House Votes to Slash Food Stamps

    FILE - In this April 23, 2012, file photo Philadelphia Mayor Michael Nutter's purchases are scanned by a cashier at a ShopRite grocery story in Philadelphia after Nutter pledged to live on the average food stamp benefit of five dollars a day for the entire week. Food stamps look ripe for the picking, politically speaking. Through five years and counting of economic distress, the food aid program has swollen up like a summer tomato. It grew to $78 billion last year, more than double its size when the recession began in late 2007. That makes it a juicy target for conservative Republicans seeking to trim spending and pare back government. But to many Democrats, food stamps are a major element of the country’s commitment to help citizens struggling to meet basic needs.  (AP Photo/Matt Rourke, File)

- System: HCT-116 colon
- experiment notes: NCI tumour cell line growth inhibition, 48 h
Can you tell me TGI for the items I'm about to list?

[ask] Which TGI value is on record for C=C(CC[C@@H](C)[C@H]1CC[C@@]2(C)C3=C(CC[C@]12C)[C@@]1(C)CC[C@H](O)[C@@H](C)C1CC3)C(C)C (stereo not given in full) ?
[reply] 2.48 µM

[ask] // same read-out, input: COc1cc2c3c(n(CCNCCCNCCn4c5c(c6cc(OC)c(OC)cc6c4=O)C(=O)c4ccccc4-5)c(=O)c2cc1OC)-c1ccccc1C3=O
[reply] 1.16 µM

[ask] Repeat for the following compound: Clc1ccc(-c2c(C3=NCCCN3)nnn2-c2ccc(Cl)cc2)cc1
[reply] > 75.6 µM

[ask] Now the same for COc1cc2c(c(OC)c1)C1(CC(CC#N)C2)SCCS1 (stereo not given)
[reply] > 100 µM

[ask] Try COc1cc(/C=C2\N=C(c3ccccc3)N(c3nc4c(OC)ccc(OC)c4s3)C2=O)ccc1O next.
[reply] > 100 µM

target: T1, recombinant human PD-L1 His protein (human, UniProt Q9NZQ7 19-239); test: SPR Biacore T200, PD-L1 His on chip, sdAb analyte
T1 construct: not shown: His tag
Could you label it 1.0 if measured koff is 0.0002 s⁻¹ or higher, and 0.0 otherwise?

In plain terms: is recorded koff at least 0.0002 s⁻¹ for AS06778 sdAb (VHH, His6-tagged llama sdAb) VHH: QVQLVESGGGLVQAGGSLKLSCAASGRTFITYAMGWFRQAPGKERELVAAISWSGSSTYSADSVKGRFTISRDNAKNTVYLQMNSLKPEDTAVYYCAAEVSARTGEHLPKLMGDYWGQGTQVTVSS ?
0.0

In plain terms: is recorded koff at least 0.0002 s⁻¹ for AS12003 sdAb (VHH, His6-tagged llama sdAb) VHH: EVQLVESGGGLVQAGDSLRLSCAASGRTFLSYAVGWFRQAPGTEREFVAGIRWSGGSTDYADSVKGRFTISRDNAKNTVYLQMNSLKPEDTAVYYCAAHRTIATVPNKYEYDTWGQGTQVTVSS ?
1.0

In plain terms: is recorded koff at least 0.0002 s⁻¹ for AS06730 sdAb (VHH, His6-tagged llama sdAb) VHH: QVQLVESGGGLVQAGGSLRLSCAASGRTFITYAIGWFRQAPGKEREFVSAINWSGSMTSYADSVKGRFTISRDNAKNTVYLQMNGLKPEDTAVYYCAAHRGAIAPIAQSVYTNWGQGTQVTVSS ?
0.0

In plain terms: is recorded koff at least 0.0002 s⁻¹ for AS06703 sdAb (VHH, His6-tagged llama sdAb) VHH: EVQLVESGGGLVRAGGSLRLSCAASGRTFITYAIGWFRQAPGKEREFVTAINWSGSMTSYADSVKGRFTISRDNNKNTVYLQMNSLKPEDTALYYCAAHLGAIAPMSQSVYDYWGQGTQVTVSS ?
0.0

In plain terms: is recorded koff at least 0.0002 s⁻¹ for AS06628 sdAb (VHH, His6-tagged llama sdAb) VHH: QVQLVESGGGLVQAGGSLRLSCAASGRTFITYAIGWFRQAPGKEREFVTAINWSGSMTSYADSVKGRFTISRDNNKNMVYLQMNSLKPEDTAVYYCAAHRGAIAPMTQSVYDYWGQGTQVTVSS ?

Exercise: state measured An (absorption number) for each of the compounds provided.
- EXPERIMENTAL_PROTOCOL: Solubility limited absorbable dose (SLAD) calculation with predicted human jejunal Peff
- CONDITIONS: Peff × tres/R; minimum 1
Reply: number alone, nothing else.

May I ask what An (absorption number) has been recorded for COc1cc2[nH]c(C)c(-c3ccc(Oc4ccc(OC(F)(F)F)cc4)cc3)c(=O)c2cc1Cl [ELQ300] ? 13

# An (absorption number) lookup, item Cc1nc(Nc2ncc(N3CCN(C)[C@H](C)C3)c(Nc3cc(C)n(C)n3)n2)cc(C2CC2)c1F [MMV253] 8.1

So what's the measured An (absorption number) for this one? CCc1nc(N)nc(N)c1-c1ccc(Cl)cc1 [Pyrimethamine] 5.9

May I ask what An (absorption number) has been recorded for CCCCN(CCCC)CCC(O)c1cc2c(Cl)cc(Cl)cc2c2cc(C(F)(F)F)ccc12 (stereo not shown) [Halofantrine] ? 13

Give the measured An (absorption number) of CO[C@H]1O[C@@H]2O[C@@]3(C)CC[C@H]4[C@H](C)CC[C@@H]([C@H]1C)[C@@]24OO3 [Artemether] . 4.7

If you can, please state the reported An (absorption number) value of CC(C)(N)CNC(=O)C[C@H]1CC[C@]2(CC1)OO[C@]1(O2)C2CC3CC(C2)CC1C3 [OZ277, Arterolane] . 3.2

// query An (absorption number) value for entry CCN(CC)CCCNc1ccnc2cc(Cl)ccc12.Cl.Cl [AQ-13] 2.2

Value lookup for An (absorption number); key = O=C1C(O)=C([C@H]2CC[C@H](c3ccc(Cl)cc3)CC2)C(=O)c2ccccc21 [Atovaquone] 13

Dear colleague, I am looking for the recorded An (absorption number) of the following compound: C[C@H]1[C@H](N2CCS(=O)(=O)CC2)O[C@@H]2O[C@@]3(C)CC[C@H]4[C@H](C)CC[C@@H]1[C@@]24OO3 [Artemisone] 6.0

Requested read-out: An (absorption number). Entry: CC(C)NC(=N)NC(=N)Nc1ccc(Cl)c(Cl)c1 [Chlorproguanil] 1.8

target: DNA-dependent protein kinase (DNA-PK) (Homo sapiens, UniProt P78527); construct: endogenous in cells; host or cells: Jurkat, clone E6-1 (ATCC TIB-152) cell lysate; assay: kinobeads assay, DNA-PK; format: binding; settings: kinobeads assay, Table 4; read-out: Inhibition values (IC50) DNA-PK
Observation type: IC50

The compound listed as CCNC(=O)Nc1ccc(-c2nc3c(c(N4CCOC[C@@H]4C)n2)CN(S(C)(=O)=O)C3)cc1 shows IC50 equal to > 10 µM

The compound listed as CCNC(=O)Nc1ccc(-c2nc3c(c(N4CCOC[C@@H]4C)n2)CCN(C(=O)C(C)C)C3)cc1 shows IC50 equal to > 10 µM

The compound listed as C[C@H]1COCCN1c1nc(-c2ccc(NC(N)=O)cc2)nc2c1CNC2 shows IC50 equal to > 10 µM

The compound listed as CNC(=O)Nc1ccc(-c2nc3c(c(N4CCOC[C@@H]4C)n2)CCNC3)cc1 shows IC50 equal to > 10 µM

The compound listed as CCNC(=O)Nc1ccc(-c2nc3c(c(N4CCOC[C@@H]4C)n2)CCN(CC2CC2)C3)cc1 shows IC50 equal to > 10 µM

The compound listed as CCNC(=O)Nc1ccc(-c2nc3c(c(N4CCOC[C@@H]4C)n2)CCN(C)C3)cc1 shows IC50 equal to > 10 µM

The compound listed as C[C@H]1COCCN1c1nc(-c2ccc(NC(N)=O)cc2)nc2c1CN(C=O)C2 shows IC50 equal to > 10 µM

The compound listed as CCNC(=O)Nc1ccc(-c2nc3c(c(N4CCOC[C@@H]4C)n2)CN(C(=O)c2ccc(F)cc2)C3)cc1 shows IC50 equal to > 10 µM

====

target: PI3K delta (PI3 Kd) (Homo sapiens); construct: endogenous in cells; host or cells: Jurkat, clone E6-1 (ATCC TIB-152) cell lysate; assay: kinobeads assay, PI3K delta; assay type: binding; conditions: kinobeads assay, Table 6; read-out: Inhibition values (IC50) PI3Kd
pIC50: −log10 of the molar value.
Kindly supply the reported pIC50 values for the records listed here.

Matt Rourke/AP

    The House voted 217-210 for a bill that aims to cut food stamps by $40 billion over the next decade. Not a single Democrat voted for the measure. “This bill makes getting Americans back to work a priority again for our nation’s welfare programs,” House Speaker John Boehner said. “It’s a sad day in the people’s House when the leadership brings to the floor one of the most heartless bills I have ever seen,” said Rep. James McGovern (D-Mass). The bill, which also allows drug testing of food-stamp recipients, is expected to stall in the Senate.

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